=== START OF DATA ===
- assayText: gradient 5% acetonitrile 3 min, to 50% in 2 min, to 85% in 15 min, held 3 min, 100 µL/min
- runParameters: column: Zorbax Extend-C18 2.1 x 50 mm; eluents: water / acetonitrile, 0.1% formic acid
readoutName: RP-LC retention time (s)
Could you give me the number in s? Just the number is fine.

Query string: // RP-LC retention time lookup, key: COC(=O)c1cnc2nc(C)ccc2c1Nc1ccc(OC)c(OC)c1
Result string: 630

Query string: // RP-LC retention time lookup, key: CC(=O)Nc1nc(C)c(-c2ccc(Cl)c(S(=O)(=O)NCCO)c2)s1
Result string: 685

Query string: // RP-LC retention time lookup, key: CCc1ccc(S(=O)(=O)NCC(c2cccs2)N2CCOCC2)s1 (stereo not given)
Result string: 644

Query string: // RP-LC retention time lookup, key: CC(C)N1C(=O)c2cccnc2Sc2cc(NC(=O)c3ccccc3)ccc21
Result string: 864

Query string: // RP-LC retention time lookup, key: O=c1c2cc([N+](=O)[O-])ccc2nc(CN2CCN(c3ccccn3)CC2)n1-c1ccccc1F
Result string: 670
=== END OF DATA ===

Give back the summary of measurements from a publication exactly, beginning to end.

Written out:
- assayText: gradient 5% acetonitrile 3 min, to 50% in 2 min, to 85% in 15 min, held 3 min, 100 µL/min
- runParameters: column: Zorbax Extend-C18 2.1 x 50 mm; eluents: water / acetonitrile, 0.1% formic acid
readoutName: RP-LC retention time (s)
Could you give me the number in s? Just the number is fine.

Query string: // RP-LC retention time lookup, key: COC(=O)c1cnc2nc(C)ccc2c1Nc1ccc(OC)c(OC)c1
Result string: 630

Query string: // RP-LC retention time lookup, key: CC(=O)Nc1nc(C)c(-c2ccc(Cl)c(S(=O)(=O)NCCO)c2)s1
Result string: 685

Query string: // RP-LC retention time lookup, key: CCc1ccc(S(=O)(=O)NCC(c2cccs2)N2CCOCC2)s1 (stereo not given)
Result string: 644

Query string: // RP-LC retention time lookup, key: CC(C)N1C(=O)c2cccnc2Sc2cc(NC(=O)c3ccccc3)ccc21
Result string: 864

Query string: // RP-LC retention time lookup, key: O=c1c2cc([N+](=O)[O-])ccc2nc(CN2CCN(c3ccccn3)CC2)n1-c1ccccc1F
Result string: 670